• The new UK law makes it clear that the obligations only apply to public telecommunications operators who are cited or described in a retention notice made by the Secretary of State requiring them to retain relevant communications data. It also seeks to more narrowly define the purposes for which the data must be retained and disclosed. Additionally, the blanket 12 month retention period in the 2009 Regulations is replaced by a provision stating that the period for which data must be retained will be specified in the retention notice and must not exceed a maximum period of 12 months.

• A legal challenge has already been raised in the UK about the speed with which this legislation was passed through Parliament: it became law in only three days, providing no time for any meaningful scrutiny or debate. It also questions whether the new law sufficiently addresses the European Court’s concerns over interference with privacy rights. It is likely that further legal challenges will follow, given the significance of the issues identified in the European Court’s declaration.

• The reactions of other Member States to the declaration of invalidity have been mixed. Austria declared its data retention laws unconstitutional and significantly reduced its data retention obligations. The Treaty violation proceedings, which were commenced against Germany by the EU Commission as a result of its failure to implement the Directive, have been rendered groundless by the decision. In the Netherlands, where the Directive was implemented, Dutch providers were initially required to continue retaining traffic data for a short period while the government studied the decision.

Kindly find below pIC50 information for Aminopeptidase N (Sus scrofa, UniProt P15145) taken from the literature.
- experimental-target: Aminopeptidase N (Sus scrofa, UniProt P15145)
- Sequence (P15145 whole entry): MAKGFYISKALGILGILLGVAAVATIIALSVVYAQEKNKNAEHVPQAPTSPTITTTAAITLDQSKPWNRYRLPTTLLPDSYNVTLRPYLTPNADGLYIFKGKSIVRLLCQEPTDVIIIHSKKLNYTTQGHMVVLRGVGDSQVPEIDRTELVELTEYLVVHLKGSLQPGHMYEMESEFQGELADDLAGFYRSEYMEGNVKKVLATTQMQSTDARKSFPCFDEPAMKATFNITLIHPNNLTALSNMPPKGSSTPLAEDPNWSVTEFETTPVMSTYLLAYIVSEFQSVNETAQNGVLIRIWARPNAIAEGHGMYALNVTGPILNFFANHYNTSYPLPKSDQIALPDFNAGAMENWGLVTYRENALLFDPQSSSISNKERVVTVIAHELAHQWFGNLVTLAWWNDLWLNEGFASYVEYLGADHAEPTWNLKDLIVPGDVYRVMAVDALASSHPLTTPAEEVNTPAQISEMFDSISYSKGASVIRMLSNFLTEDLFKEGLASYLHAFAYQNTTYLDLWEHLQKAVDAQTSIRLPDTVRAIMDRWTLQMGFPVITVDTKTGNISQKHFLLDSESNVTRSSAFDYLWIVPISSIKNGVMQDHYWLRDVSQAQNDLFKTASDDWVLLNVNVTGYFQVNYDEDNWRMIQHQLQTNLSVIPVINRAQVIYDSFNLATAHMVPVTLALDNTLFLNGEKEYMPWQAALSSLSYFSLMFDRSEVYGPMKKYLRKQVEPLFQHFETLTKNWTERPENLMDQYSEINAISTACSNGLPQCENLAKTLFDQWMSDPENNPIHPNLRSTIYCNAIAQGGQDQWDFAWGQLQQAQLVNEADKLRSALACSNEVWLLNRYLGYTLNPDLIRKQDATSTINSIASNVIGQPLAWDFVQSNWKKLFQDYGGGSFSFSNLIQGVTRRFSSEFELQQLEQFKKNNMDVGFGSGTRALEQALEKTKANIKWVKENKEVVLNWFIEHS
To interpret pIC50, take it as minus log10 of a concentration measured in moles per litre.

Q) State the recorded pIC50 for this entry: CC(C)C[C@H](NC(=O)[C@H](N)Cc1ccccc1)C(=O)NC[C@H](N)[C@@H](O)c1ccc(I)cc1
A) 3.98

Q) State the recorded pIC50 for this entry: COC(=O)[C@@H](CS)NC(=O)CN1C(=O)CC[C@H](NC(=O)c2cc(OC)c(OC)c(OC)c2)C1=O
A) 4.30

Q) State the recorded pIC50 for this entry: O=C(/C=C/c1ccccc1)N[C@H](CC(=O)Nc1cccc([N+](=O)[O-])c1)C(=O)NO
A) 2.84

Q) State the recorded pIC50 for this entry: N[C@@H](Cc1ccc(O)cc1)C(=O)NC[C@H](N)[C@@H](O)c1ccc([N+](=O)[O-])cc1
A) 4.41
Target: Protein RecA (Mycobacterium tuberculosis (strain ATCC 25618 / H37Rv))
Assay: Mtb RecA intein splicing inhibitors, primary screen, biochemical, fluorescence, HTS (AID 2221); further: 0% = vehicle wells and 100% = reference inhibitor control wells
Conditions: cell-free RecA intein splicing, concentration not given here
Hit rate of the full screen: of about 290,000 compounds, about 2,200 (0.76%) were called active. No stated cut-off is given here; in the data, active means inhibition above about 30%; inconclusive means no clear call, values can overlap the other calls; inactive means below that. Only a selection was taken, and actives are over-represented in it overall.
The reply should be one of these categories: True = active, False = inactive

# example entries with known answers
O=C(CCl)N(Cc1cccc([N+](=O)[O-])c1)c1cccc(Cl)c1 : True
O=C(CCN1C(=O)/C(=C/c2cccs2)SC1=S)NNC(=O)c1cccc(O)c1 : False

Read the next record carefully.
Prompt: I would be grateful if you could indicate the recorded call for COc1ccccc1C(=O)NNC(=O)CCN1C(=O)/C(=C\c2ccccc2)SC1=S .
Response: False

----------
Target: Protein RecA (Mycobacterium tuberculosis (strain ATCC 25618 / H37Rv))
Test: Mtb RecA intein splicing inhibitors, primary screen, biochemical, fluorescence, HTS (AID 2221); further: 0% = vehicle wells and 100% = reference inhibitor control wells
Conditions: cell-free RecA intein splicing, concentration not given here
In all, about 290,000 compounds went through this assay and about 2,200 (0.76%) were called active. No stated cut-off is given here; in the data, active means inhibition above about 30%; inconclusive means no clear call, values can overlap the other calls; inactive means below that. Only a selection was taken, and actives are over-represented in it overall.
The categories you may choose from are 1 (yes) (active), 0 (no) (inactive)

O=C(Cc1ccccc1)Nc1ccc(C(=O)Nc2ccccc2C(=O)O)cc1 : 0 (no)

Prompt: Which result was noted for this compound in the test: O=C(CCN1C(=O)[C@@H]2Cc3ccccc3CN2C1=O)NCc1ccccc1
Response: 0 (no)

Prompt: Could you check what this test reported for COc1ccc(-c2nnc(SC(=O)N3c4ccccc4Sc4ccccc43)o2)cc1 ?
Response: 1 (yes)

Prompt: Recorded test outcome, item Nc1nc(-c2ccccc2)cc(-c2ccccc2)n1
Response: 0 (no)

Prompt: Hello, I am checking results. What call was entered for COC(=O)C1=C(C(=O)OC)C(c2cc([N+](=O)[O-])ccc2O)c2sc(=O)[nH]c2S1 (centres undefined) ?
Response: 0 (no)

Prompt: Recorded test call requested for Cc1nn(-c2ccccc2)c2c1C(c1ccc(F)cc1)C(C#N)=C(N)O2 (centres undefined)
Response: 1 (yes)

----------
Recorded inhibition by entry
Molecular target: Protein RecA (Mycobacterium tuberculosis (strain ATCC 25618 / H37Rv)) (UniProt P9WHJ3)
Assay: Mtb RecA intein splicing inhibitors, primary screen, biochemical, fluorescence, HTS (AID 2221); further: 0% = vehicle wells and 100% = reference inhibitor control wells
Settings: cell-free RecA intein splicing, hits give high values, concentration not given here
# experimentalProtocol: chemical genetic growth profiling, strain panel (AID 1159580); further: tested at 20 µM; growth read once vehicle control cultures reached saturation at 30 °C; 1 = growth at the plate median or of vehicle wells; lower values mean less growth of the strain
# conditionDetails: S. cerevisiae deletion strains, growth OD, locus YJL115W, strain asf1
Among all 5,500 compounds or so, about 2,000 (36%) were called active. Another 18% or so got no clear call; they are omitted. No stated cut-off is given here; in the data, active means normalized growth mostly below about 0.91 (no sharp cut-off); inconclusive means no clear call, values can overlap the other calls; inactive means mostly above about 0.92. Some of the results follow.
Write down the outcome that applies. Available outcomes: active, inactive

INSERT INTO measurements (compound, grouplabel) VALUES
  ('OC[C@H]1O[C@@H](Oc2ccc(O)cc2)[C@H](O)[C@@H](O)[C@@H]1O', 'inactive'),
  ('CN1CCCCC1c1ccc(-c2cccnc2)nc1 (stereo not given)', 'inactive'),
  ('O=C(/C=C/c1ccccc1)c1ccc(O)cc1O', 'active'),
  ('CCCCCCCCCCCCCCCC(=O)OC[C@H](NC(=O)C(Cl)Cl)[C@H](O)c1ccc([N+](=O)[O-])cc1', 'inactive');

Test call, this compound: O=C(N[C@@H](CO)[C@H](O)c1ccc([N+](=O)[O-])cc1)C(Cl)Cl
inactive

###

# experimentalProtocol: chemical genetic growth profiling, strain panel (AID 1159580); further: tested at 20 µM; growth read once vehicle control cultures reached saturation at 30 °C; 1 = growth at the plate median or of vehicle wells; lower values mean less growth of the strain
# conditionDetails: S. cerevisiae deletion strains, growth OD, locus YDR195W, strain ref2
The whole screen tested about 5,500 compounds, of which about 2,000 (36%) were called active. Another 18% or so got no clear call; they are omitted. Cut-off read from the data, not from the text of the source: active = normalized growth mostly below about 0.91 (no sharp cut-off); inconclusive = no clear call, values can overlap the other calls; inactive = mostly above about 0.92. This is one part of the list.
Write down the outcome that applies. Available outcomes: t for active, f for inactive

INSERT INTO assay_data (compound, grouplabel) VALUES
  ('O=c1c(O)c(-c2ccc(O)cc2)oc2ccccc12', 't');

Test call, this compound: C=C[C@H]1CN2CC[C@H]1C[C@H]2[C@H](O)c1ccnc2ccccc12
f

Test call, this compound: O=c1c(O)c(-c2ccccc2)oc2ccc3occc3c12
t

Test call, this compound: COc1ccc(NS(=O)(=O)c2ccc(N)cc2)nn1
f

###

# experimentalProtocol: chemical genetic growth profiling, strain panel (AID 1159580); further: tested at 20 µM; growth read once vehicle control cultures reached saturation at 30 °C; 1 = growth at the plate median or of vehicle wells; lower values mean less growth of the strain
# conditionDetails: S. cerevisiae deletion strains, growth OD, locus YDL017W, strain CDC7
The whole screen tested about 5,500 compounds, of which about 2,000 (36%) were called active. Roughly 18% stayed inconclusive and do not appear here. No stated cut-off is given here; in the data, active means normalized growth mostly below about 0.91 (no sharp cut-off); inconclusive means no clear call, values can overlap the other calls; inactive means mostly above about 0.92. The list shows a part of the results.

Conclusion

Despite temporary measures by some Member State governments in response to the invalidity of the Directive, future change in this area is inevitable. It remains to be seen how the EU will re-draft the law in this area, in light of the constitutional and human rights issues raised.

Squire Patton Boggs (UK) LLP

Squire Patton Boggs (UK) LLP is one of the world’s strongest integrated legal practices with more than 1,500 lawyers in 44 offices across 21 countries. Our EU Data Protection Group is ideally placed to advise on this and all other data privacy issues, with specialist data privacy lawyers, located for example, in France, Germany, the UK, Belgium, the Czech Republic, Hungary, Slovakia and Spain.

Widely acknowledged for its international reach and diverse sector expertise, it advises every type of business from fast-growth companies and the established global mid-market to Fortune 100 and FTSE 100 businesses, together with regional and national governments. For more information, visit www.squirepattonboggs.com

This article is made available by Squire Patton Boggs only to provide general commentary of the law as it stands on 18 August 2014, not to provide specific legal advice nor to warrant compliance with the law by Purple WiFi Limited. There is no attorney-client relationship between the reader and Squire Patton Boggs. This article should not be used as a substitute for competent, up-to-date legal advice from a licensed professional attorney.

© Squire Patton Boggs (UK) LLP
All rights reserved
August 2014